What role do wrestling promoters play in ensuring the long term health and welfare of their athletes once their contract is up and they have moved on to work for another franchise or depart from the sport entirely? That is the question posed by the recent class action lawsuit filed on behalf of 53 WWE alumni against the company and Vince McMahon himself.
Since the suit was publicly shared recently, the wrestling community has been actively debating the merits of the legal action. While it will have its day before a court of law, there is little doubt that fans and industry insiders alike are passionate about their views on the topic. Some have been quick to defend the WWE, while others have portrayed McMahon as a heartless executive with no concern for the wrestlers once under his employment.
The whole topic of concussion awareness is one that is at the forefront of sports these days, especially with the identification that many professional football players have been found to have suffered significantly from brain injuries attributed to their NFL careers. In the case of the WWE, though, there are some unique elements to this particular suit that make it quite different from that of the legal challenges ahead for professional football.
15 15. The Lawsuit Assumes That Wrestlers Are Unaware Of The Risks
When you examine the list of wrestlers identified as plaintiffs in the suit, one can quickly identify that most of these wrestlers were introduced to the sport through reputable wrestling camps. One of the first things that any qualified trainer will tell you upon entering the sport is that this is a rough industry, fraught with injury and that it is wise for anyone aspiring to become a star in wrestling to have a Plan B in case their career in sport doesn’t pan out.
The initiation for a wrestler includes conditioning and repetition to endure the specific types of “choreographed maneuvers” (as the suit identifies) to best prevent injury. But, as the late AWA World champion Nick Bockwinkel once intimated during color commentary of a match in 1994, “When you fall right, it hurts. When you fall wrong, you’re retired.”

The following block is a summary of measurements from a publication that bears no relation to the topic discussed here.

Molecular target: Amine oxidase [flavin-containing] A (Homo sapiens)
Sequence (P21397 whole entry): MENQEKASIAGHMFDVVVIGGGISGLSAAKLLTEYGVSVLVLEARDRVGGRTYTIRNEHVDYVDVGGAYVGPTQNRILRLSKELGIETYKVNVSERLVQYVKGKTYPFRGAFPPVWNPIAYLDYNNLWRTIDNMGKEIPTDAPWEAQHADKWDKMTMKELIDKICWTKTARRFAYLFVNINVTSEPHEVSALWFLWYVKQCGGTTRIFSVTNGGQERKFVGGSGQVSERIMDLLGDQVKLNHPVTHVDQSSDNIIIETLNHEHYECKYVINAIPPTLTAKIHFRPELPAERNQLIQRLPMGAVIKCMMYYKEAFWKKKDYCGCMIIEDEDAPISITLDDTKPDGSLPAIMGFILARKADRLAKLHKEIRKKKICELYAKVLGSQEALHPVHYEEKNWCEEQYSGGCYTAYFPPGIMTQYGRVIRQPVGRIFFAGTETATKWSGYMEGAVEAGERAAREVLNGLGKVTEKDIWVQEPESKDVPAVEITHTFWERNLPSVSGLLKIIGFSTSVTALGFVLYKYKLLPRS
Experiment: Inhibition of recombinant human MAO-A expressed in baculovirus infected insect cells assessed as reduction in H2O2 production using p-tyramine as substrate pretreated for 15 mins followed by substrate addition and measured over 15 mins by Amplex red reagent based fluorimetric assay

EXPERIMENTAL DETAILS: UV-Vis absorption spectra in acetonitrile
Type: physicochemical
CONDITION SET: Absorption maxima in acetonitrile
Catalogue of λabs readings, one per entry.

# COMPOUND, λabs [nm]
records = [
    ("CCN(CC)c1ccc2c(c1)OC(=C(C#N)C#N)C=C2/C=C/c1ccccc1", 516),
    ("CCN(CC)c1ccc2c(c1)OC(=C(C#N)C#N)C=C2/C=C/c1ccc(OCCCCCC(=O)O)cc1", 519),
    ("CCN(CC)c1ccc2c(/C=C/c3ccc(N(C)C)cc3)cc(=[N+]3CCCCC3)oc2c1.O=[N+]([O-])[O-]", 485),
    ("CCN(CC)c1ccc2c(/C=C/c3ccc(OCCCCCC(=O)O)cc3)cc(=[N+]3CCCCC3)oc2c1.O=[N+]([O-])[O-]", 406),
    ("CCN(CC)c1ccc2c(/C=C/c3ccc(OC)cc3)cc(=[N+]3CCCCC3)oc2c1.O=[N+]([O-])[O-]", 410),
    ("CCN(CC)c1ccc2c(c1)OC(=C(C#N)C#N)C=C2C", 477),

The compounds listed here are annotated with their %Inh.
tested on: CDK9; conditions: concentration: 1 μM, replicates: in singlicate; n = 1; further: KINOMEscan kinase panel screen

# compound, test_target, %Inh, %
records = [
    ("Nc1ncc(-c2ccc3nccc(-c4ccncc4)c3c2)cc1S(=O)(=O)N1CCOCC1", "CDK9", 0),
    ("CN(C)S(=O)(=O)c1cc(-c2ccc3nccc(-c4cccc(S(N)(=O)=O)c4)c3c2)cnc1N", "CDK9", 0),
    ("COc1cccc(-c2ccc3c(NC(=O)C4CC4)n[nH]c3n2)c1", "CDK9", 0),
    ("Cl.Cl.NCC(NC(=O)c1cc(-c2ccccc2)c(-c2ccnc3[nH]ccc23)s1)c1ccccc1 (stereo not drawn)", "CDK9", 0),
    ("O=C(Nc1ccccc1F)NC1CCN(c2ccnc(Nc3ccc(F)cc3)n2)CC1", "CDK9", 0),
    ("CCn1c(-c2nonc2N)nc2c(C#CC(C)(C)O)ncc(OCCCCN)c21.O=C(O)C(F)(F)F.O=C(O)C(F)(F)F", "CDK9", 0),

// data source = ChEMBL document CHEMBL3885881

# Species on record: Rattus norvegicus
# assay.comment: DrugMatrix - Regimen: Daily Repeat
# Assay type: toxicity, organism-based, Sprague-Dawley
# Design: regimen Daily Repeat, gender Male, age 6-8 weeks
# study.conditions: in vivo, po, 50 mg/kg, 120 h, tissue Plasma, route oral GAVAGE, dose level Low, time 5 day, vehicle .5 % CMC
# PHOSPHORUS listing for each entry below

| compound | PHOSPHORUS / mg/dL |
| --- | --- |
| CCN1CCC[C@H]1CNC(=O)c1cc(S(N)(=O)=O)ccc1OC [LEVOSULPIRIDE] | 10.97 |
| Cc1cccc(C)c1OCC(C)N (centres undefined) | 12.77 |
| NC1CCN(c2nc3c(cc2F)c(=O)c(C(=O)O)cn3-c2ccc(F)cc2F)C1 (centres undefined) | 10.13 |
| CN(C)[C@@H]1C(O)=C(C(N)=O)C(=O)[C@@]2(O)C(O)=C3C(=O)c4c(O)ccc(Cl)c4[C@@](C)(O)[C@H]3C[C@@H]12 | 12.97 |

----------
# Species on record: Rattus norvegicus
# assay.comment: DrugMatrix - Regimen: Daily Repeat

14 14. Allegations Are Out Of Timeline Sync
The most surprising name on the list of plaintiffs is Donald Heaton, aka Don Leo Jonathan. Heaton was a second generation wrestler, following his father into the pro mat game after serving with the U.S. Navy in 1949. Don Leo Jonathan is best remembered for his series of matches against Andre the Giant in the 1970s, which were billed as “The Match of the Century.”
13 13. Why Not Sue Ted Turner?
When you look at the list of plaintiffs, most of them were not exclusive to the WWE. In fact, many of them also enjoyed lengthy stays with the rival World Championship Wrestling (WCW). If this lawsuit were truly about the long-term health and welfare of wrestlers, and not simply a direct attack on McMahon and the WWE, why not sue Ted Turner?
Certainly Ted Turner, and any combination of corporate entities that were recognized as the official owners of WCW when Turner elected to buy out Jim Crockett Jr. and get into the wrestling business, would have as deep of pockets, if not deeper, than McMahon. Where are the statements of claim about injuries and ongoing maladies suffered in WCW?
12 12. Where Were The Lawsuits/Public Awareness At The Time Of The Injuries?
Injuries and deaths from wrestling are not new. In fact, in the 1972 movie The Wrestler starring Ed Asner, the script includes a short monologue of names of wrestlers who died while competing in the ring. That doesn’t include the number of wrestlers who were injured in the line of duty. If this current class action lawsuit is truly about holding the defendant responsible for injuries and long-term damages, where were the lawsuits at the time of the injuries?
11 11. How Do The Agents Factor Into This?